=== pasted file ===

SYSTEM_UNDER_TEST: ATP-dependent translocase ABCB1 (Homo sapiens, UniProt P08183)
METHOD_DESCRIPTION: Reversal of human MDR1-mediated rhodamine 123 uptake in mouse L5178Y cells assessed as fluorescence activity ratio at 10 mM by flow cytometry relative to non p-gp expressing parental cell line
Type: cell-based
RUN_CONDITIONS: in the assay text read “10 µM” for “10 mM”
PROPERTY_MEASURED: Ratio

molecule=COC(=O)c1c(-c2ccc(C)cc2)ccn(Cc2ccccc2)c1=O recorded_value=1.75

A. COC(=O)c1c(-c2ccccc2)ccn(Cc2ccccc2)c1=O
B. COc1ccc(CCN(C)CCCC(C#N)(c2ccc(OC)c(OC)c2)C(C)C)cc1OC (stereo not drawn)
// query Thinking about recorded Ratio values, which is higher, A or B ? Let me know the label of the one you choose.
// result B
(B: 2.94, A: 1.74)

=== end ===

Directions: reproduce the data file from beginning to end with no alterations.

SYSTEM_UNDER_TEST: ATP-dependent translocase ABCB1 (Homo sapiens, UniProt P08183)
METHOD_DESCRIPTION: Reversal of human MDR1-mediated rhodamine 123 uptake in mouse L5178Y cells assessed as fluorescence activity ratio at 10 mM by flow cytometry relative to non p-gp expressing parental cell line
Type: cell-based
RUN_CONDITIONS: in the assay text read “10 µM” for “10 mM”
PROPERTY_MEASURED: Ratio

molecule=COC(=O)c1c(-c2ccc(C)cc2)ccn(Cc2ccccc2)c1=O recorded_value=1.75

A. COC(=O)c1c(-c2ccccc2)ccn(Cc2ccccc2)c1=O
B. COc1ccc(CCN(C)CCCC(C#N)(c2ccc(OC)c(OC)c2)C(C)C)cc1OC (stereo not drawn)
// query Thinking about recorded Ratio values, which is higher, A or B ? Let me know the label of the one you choose.
// result B
(B: 2.94, A: 1.74)